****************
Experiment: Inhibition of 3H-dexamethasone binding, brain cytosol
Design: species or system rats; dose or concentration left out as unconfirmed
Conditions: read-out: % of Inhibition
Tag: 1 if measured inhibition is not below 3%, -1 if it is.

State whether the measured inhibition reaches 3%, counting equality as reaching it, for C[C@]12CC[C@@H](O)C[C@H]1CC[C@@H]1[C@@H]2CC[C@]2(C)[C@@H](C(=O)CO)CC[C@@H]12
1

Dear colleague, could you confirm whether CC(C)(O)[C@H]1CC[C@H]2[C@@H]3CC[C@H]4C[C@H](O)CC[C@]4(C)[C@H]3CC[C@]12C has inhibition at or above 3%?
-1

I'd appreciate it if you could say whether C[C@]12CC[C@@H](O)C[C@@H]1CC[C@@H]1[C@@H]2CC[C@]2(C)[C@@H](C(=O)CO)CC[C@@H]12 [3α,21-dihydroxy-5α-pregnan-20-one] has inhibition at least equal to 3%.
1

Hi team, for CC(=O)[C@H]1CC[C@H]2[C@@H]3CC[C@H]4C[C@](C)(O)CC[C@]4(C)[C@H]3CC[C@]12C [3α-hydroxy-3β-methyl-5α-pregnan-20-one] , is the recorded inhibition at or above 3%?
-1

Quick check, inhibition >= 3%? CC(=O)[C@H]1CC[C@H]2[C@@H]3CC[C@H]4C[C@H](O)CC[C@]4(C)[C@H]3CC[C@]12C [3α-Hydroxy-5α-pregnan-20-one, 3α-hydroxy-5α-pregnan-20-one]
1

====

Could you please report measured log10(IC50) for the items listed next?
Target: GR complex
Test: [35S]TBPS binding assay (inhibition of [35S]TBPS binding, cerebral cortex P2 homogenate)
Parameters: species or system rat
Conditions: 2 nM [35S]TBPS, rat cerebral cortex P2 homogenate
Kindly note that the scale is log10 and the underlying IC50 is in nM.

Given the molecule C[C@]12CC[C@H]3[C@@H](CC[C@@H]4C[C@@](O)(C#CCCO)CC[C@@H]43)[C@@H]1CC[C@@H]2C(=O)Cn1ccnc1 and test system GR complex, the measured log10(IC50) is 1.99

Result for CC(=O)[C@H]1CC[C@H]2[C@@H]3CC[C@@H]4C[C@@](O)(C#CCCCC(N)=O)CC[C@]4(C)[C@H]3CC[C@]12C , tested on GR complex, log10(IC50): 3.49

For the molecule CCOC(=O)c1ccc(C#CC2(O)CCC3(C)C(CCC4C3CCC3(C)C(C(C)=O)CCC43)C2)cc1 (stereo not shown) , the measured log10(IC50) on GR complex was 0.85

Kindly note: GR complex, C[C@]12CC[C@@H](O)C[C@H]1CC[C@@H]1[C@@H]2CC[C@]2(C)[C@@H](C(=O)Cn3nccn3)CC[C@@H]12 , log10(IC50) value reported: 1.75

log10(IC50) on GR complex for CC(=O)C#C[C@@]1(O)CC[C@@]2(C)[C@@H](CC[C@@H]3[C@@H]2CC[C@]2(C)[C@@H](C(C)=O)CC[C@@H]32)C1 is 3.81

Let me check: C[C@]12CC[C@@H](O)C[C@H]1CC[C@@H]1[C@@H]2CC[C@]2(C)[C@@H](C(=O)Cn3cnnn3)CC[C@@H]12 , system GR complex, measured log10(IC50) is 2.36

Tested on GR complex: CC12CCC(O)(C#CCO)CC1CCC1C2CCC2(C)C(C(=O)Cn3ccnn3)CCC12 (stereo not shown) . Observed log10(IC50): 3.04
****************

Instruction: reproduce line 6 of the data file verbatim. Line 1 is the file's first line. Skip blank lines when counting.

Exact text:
1